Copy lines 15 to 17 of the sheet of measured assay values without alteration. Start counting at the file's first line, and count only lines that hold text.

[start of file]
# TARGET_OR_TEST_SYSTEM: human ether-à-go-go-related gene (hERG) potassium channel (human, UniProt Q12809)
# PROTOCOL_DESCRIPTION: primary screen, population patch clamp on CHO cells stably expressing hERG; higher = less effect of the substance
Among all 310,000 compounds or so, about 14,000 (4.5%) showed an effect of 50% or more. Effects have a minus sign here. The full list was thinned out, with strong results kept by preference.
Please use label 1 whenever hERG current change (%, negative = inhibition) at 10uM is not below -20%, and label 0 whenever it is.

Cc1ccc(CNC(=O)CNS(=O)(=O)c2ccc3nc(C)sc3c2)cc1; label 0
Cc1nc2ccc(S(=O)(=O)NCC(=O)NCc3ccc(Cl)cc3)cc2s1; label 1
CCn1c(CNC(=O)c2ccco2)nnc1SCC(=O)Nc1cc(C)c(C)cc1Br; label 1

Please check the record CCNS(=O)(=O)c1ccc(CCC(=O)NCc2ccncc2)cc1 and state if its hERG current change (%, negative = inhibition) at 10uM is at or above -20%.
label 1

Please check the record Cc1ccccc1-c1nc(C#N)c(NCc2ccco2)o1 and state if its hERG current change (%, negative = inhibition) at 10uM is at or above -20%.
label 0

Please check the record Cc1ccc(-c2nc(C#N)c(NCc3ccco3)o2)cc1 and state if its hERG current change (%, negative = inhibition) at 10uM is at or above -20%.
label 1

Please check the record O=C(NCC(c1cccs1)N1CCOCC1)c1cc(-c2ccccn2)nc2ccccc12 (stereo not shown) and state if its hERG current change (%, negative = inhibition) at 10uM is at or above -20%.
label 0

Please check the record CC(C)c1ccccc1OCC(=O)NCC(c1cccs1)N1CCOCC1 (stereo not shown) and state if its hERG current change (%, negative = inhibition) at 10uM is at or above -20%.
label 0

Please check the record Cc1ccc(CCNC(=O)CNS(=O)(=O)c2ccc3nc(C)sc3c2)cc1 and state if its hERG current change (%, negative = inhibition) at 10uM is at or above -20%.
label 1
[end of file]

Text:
label 0

Please check the record CC(C)c1ccccc1OCC(=O)NCC(c1cccs1)N1CCOCC1 (stereo not shown) and state if its hERG current change (%, negative = inhibition) at 10uM is at or above -20%.
label 0